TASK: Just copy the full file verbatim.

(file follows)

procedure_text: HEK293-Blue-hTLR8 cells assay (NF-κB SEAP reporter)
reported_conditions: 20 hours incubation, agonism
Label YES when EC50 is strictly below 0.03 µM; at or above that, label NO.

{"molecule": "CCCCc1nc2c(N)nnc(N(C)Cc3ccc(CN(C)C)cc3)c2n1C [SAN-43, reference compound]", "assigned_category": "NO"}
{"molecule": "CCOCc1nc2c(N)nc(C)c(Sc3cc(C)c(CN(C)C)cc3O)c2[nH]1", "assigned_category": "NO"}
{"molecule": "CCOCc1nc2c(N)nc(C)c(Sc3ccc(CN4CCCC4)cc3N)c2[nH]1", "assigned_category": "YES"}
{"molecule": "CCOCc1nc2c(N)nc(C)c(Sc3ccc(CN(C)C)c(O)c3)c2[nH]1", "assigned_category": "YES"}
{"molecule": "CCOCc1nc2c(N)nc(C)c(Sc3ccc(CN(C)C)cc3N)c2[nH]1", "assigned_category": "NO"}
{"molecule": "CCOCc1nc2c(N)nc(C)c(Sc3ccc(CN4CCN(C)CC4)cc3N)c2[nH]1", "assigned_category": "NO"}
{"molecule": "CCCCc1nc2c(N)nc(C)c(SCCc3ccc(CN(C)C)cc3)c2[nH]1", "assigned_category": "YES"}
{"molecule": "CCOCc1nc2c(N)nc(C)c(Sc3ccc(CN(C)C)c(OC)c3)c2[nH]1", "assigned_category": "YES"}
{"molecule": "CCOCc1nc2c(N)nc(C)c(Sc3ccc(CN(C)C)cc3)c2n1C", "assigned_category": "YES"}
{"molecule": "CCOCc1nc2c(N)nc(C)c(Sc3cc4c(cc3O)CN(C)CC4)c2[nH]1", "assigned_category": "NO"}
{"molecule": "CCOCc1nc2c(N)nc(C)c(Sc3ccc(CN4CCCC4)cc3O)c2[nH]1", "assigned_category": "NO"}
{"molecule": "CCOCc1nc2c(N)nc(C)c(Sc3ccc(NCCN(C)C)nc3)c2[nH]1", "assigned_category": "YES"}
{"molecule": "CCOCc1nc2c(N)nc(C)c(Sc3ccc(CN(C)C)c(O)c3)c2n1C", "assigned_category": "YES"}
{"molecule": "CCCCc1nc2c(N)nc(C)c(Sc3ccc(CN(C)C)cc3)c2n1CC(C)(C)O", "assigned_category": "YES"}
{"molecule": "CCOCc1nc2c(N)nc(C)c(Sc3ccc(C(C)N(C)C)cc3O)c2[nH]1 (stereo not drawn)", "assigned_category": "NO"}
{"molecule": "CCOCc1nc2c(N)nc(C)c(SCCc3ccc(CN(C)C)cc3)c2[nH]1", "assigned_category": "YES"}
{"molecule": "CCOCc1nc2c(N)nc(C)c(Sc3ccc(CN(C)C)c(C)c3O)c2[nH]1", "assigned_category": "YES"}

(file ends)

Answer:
procedure_text: HEK293-Blue-hTLR8 cells assay (NF-κB SEAP reporter)
reported_conditions: 20 hours incubation, agonism
Label YES when EC50 is strictly below 0.03 µM; at or above that, label NO.

{"molecule": "CCCCc1nc2c(N)nnc(N(C)Cc3ccc(CN(C)C)cc3)c2n1C [SAN-43, reference compound]", "assigned_category": "NO"}
{"molecule": "CCOCc1nc2c(N)nc(C)c(Sc3cc(C)c(CN(C)C)cc3O)c2[nH]1", "assigned_category": "NO"}
{"molecule": "CCOCc1nc2c(N)nc(C)c(Sc3ccc(CN4CCCC4)cc3N)c2[nH]1", "assigned_category": "YES"}
{"molecule": "CCOCc1nc2c(N)nc(C)c(Sc3ccc(CN(C)C)c(O)c3)c2[nH]1", "assigned_category": "YES"}
{"molecule": "CCOCc1nc2c(N)nc(C)c(Sc3ccc(CN(C)C)cc3N)c2[nH]1", "assigned_category": "NO"}
{"molecule": "CCOCc1nc2c(N)nc(C)c(Sc3ccc(CN4CCN(C)CC4)cc3N)c2[nH]1", "assigned_category": "NO"}
{"molecule": "CCCCc1nc2c(N)nc(C)c(SCCc3ccc(CN(C)C)cc3)c2[nH]1", "assigned_category": "YES"}
{"molecule": "CCOCc1nc2c(N)nc(C)c(Sc3ccc(CN(C)C)c(OC)c3)c2[nH]1", "assigned_category": "YES"}
{"molecule": "CCOCc1nc2c(N)nc(C)c(Sc3ccc(CN(C)C)cc3)c2n1C", "assigned_category": "YES"}
{"molecule": "CCOCc1nc2c(N)nc(C)c(Sc3cc4c(cc3O)CN(C)CC4)c2[nH]1", "assigned_category": "NO"}
{"molecule": "CCOCc1nc2c(N)nc(C)c(Sc3ccc(CN4CCCC4)cc3O)c2[nH]1", "assigned_category": "NO"}
{"molecule": "CCOCc1nc2c(N)nc(C)c(Sc3ccc(NCCN(C)C)nc3)c2[nH]1", "assigned_category": "YES"}
{"molecule": "CCOCc1nc2c(N)nc(C)c(Sc3ccc(CN(C)C)c(O)c3)c2n1C", "assigned_category": "YES"}
{"molecule": "CCCCc1nc2c(N)nc(C)c(Sc3ccc(CN(C)C)cc3)c2n1CC(C)(C)O", "assigned_category": "YES"}
{"molecule": "CCOCc1nc2c(N)nc(C)c(Sc3ccc(C(C)N(C)C)cc3O)c2[nH]1 (stereo not drawn)", "assigned_category": "NO"}
{"molecule": "CCOCc1nc2c(N)nc(C)c(SCCc3ccc(CN(C)C)cc3)c2[nH]1", "assigned_category": "YES"}
{"molecule": "CCOCc1nc2c(N)nc(C)c(Sc3ccc(CN(C)C)c(C)c3O)c2[nH]1", "assigned_category": "YES"}